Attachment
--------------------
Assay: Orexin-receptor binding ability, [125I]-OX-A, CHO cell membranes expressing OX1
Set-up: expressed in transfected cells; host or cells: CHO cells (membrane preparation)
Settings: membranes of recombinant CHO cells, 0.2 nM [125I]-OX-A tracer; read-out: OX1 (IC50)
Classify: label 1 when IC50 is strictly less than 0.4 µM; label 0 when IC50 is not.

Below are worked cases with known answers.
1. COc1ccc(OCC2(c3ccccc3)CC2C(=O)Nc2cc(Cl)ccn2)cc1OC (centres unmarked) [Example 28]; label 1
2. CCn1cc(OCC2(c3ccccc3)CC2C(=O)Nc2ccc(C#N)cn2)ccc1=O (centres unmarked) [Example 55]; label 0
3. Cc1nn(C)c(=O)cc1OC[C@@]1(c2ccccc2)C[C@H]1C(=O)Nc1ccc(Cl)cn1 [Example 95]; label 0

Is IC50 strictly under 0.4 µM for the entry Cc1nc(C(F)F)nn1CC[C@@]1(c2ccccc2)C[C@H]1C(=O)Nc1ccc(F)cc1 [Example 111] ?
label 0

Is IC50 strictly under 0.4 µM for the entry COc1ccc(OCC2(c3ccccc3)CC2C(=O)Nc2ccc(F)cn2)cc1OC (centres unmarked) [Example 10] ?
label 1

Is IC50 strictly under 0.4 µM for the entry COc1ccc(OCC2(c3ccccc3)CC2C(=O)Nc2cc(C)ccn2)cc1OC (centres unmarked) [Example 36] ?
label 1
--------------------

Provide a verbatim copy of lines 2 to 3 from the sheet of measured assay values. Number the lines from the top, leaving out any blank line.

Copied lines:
Set-up: expressed in transfected cells; host or cells: CHO cells (membrane preparation)
Settings: membranes of recombinant CHO cells, 0.2 nM [125I]-OX-A tracer; read-out: OX1 (IC50)